Custard Tart Recipe by Johnny Shepherd
Custard tart is a classic English dessert dating back to medieval times – featuring at the coronation of King Henry IV in 1399. Often, the cream was substituted for almond milk during Lent by the wealthy. I suggest adding a twist to the tart by flavouring the custard with bergamot, the flavour of Earl Grey tea. Earl Grey was established by a jealous English tea merchant imitating more expensive Chinese teas in the nineteenth century. I can’t help thinking that the Chinese may now be jealous of this custard tart.
– 350g sweet pastry
– Flour, for dusting
– 7 large egg yolks
– 625g double cream
– 8 Earl Grey tea bags or 1 vanilla pod, split and seeds scraped out(optional)
– 75g caster sugar
– 1 whole nutmeg
1. Roll out the pastry on a lightly floured work surface to about 3mm thick.
2. Use it to line a greased 23cm loose-bottomed tart tin, prick all over with a fork and chill for 30 minutes. Preheat the oven to 180°C/350°F/Gas mark 4.
3. Line the pastry shell with foil and fill with baking beans. Bake for about 15 minutes, until golden brown around the edges. Remove the foil and baking beans and return the pastry case to the oven for 1–2 minutes, until it is a good golden brown colour all over.
4. Lightly beat one of the egg yolks, remove the pastry case from the oven and brush egg all over the inside of the pastry case to seal. Return it to the oven for 1 more minute, then remove and leave to cool. Lower the oven temperature to 120°C/250°F/Gas mark 1/2 ½.
5. For the custard, put the cream and the Earl Grey tea bags or vanilla, if using, in a heavy-based saucepan with half of the sugar. Bring to the boil over a medium-high heat. If using the tea bags, strain the mixture through a fine sieve into a bowl, squeezing the tea bags gently in the sieve.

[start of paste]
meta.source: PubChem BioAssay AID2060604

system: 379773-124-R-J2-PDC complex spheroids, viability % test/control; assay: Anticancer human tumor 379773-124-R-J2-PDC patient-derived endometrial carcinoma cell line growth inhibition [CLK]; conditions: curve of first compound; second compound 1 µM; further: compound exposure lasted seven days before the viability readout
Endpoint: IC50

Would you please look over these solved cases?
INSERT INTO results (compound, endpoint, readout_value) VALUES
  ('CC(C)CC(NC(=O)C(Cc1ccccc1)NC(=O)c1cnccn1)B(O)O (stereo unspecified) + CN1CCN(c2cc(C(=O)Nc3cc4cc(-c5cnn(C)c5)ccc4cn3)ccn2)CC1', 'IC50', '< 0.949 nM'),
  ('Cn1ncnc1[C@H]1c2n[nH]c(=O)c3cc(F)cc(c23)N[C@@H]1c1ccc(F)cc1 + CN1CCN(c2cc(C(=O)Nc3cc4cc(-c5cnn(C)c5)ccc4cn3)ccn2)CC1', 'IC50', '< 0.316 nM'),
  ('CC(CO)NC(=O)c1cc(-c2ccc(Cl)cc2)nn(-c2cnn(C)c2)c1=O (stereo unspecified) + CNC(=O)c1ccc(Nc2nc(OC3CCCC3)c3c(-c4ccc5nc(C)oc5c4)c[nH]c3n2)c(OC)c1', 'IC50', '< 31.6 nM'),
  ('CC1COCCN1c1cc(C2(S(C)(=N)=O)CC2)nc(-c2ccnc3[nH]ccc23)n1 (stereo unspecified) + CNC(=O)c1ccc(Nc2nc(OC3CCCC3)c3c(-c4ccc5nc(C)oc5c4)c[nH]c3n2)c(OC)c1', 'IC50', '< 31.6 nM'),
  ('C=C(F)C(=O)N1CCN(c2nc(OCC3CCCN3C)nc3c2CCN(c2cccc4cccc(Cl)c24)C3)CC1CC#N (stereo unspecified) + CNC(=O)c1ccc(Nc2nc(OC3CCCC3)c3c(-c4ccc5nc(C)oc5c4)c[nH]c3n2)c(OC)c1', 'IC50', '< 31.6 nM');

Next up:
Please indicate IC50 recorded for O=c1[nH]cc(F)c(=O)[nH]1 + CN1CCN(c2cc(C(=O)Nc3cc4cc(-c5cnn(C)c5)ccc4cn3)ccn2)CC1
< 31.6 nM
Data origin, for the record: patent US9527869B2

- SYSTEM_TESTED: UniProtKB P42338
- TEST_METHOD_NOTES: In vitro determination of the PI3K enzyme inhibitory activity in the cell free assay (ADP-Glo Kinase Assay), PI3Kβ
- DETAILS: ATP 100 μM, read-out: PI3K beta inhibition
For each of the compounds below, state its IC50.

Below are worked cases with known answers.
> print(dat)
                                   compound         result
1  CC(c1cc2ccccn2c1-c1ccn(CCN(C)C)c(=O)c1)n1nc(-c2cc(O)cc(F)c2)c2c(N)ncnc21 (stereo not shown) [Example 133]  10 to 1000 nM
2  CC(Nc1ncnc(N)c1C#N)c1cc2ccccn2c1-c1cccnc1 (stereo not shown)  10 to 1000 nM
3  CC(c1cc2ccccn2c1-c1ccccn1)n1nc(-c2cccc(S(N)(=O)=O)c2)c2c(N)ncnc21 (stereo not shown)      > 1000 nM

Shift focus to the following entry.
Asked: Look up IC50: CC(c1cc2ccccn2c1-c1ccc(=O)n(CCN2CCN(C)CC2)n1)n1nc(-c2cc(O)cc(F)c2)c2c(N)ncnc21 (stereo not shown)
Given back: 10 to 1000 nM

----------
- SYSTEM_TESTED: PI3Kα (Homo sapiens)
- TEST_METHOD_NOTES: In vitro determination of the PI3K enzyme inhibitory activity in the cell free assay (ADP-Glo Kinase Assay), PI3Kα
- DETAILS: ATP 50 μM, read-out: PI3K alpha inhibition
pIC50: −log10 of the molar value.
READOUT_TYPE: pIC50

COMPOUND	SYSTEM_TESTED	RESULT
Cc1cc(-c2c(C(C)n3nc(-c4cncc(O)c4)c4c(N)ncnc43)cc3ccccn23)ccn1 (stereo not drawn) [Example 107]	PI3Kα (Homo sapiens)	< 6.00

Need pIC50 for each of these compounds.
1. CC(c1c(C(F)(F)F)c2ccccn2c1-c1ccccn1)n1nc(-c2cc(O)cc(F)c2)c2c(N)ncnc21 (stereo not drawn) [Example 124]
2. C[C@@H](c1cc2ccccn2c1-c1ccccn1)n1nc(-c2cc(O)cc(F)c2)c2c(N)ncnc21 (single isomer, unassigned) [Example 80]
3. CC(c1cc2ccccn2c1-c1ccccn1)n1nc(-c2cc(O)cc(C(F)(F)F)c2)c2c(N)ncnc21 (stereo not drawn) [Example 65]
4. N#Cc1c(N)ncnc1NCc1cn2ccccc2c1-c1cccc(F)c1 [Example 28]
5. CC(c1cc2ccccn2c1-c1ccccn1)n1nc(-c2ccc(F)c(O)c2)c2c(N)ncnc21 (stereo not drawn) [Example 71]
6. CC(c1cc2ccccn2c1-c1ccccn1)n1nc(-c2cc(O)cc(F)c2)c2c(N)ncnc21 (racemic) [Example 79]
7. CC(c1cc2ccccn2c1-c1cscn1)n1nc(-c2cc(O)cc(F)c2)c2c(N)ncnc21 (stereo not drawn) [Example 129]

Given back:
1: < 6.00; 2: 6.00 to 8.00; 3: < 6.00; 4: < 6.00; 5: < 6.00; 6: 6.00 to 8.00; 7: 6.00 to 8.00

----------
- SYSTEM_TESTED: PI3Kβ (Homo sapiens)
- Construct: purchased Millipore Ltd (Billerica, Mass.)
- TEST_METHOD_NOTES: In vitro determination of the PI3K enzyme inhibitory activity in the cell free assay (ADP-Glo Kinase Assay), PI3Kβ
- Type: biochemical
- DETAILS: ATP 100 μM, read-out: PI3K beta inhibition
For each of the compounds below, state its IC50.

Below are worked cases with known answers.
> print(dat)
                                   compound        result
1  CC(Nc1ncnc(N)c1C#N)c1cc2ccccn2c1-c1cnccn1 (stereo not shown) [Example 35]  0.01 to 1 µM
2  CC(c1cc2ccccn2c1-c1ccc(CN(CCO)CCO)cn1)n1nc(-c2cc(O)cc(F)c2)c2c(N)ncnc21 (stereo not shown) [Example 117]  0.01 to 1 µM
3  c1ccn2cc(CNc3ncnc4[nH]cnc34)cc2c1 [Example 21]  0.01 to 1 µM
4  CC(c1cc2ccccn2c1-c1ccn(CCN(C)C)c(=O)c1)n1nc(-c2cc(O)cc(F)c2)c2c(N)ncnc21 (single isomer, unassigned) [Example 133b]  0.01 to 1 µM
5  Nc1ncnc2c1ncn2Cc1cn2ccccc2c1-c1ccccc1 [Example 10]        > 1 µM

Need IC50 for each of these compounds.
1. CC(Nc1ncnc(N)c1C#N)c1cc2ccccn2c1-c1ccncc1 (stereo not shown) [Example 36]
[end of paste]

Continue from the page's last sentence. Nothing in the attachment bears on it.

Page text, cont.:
6. Whisk the remaining egg yolks with the remaining sugar in another bowl, then slowly pour over the warm double cream and whisk together. Pass the mixture through a fine sieve into a jug.
7. Place the pastry case in the oven, leaving enough space above to pour from the jug. Pour the custard into the pastry case and grate nutmeg liberally all over. Bake for 50–55 minutes, until there is a gentle wobble in the centre of the tart. Remove from the oven and place the tin on a rack to cool.
8. Leave to cool completely, then serve with a cup of Chinese tea.
Johnny Shepherd is the artisan pudding master of The Pudding Stop and The Pudmobile in St Albans. He creates baking favourites using only the best local, seasonal and organic ingredients he can find.
After competing on THE GREAT BRITISH BAKE OFF, Johnny decided to pursue his passion and talent for baking by bringing his grandfather’s old business back to life. Johnny now does a thriving trade and was shortlisted for the BBC’s Food and Farming Awards in 2012. Food critic Charles Campion said that ‘the pudmobile is a shrine to pudding’ and chef Valentine Warner declared Johnny’s custard tart was the best he’d ever eaten.
This new cookbook is full of family favourites; delicious puddings to bring back fond memories and guarantee that someone will lick the baking bowl clean.
Recipes from Johnny Shepherd’s Puddings: Over 100 Classic Puddings from Cakes, Tarts, Crumbles and Pies to all Things Chocolatey, published by Weidenfeld & Nicolson in hardback at £20, eBook: £10.99.
Photography by Andrew Burton